The VW emis­sions scan­dals ripped apart the diesel in­dus­try. Diesel in pas­sen­ger ve­hi­cles was for years touted as the miss­ing link, our bridge from gaso­line to, well, ev­ery­thing else. Who needs electrics or hy­brids when we have clean diesel? Diesel, com­plete with lit­tle green leaves on the dash to re­mind us we’re not just not pol­lut­ing, but we’re also prac­ti­cally scrub­bing the air clean around us. Ex­cept it was a lie.

And it wasn’t the U.S. En­vi­ron­men­tal Pro­tec­tion Agency (EPA), or the Cana­dian equiv­a­lent that dis­cov­ered the de­cep­tion, it was three univer­sity re­search stu­dents deep in the woods in West Vir­ginia who did. They re­al­ized they couldn’t ad­e­quately test for emis­sions with a skint bud­get in an area that had no diesels in rental fleets, and they soon found they couldn’t beg or bor­row any, so they went to Cal­i­for­nia, where they could do both. Cars not sup­plied by a man­u­fac­turer.

No­body was more sur­prised than those three me­chan­i­cal en­gi­neer­ing stu­dents, Arvind Thiru­ven­ga­dem, He­manth Kap­panna and Marc Besch.

“It’s not that there was sus­pi­cion. On the con­trary,” says Thiru­ven­ga­dem. “We were just very cu­ri­ous. These diesel emis­sion tech­nolo­gies were quite new. And we knew they worked on pa­per. But they had never been tested in pas­sen­ger cars un­der real driv­ing con­di­tions.”

The car you drive now orig­i­nally came with a sticker in the win­dow telling you what kind of fuel econ­omy you could ex­pect. You prob­a­bly re­al­ized with a cou­ple of tanks of fuel that those num­bers were ar­rived at by ask­ing a lep­rechaun to pick a num­ber be­tween one and 20; fuel econ­omy num­bers, with few ex­cep­tions, are so skewed as to be rigged to achieve pre-or­dained out­comes. Con­sumer uproar forced some more re­al­is­tic num­bers to start emerg­ing over the past five years or so, but the plunge is back on as we once again get com­pla­cent.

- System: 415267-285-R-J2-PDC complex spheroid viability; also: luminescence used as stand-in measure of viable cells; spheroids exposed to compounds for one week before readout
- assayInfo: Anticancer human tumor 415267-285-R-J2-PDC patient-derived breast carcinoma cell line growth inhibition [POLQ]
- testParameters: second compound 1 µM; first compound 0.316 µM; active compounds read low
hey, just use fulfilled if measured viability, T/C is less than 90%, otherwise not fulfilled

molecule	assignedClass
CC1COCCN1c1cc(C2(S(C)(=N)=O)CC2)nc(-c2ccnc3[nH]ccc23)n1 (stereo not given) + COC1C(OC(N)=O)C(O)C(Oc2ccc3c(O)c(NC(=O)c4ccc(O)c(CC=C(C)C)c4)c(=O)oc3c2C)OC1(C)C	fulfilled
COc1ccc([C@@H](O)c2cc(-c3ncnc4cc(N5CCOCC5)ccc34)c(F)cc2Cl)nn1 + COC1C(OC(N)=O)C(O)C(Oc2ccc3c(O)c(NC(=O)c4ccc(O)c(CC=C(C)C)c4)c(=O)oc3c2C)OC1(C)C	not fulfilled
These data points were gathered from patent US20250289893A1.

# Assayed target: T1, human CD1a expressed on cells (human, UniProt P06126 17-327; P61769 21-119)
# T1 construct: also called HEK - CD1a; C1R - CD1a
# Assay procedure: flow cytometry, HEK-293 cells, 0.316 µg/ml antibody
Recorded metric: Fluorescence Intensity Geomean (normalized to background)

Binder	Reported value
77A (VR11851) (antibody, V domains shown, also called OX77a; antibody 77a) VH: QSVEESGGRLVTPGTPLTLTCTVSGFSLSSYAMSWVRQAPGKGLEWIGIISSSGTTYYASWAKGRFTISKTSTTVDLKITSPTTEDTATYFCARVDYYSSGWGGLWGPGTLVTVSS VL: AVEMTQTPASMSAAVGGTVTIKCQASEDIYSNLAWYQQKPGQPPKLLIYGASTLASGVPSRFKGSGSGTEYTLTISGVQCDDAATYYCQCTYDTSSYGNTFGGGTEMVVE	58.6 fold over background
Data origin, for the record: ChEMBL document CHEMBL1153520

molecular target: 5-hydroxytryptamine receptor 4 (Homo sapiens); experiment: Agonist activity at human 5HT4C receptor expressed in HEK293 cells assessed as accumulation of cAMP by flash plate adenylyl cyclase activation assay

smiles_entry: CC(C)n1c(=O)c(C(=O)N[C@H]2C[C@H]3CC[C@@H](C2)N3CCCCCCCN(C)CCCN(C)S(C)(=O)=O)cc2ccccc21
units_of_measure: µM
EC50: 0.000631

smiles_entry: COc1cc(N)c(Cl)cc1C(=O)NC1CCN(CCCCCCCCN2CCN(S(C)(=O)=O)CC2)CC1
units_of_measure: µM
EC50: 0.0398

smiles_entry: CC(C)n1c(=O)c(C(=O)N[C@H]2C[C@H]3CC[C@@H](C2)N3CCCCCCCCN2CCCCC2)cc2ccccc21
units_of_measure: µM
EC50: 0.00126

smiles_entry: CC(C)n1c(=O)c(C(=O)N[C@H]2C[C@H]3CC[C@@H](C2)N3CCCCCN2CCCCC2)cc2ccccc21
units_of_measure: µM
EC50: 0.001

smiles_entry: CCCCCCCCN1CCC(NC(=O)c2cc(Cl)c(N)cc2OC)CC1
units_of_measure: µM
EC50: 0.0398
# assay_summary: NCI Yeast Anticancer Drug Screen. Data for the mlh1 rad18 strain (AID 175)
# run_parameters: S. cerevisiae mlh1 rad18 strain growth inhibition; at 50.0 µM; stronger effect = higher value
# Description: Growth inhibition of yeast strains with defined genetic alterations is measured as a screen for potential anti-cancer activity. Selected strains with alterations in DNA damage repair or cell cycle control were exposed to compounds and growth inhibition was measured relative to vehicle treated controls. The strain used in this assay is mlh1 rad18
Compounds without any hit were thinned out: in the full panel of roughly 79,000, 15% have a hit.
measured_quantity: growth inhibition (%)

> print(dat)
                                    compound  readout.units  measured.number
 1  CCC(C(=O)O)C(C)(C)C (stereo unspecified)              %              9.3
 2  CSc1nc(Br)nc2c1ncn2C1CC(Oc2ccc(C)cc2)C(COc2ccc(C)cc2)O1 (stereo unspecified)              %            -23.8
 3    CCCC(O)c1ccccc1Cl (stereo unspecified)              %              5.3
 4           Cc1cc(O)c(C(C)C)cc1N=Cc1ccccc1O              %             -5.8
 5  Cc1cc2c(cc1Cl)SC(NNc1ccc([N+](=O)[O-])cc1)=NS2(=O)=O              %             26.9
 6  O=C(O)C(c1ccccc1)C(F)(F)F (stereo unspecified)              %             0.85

You can’t de­mand a gov­ern­ment hold the feet of ma­jor man­u­fac­tur­ers to the fire if you are go­ing to si­mul­ta­ne­ously re­move the tools they need to main­tain the flame.

Nearly 80 agen­cies re­sponded in the neg­a­tive to the “have you bought a Lam­borgh­ini” ques­tion, though there were a smat­ter­ing of Mercedes pur­chases, in the form of Sprint­ers — those sex­i­est of sexy panel vans — that were bought for the Na­tional De­fence and RCMP de­part­ments, which is im­pos­si­ble to ar­gue against. Lots of John Deeres showed up to be counted, and not nearly enough big pick­ups, if you ask some­one who has trav­elled across this coun­try.

The ve­hi­cles pur­chased by the Cana­dian gov­ern­ment look like they should. To get up on your hind legs about an agency do­ing its job — pro­tect­ing our cit­i­zens and en­vi­ron­ment from po­ten­tial cor­po­rate fraud — makes you look like an ass.

APA’s Ge­orge Iny of­fers some­thing to think about.

“Why is gov­ern­ment pub­lic re­la­tions so in­ept that it can’t make a sim­ple case like this one? The pub­lic health and en­vi­ron­men­tal ben­e­fits of a well-run emis­sions pro­gram with en­forced stan­dards far out­weigh the costs of pur­chase and dis­posal of a cou­ple of dozen cars a year,” Iny says.

“For an ex­am­ple of what can hap­pen when com­pla­cency sets in, you can look at al­most any large Eu­ro­pean city; the air qual­ity has been de­te­ri­o­rat­ing since the early 2000s, de­spite more strin­gent stan­dards on the books. Man­u­fac­turer cer­ti­fi­ca­tion in pri­vate com­pli­ance labs is rid­dled with con­flicts. The neg­a­tive pub­lic health im­pacts are very large.”

Bren­danMcAler/

2015 Tesla Model S P85D.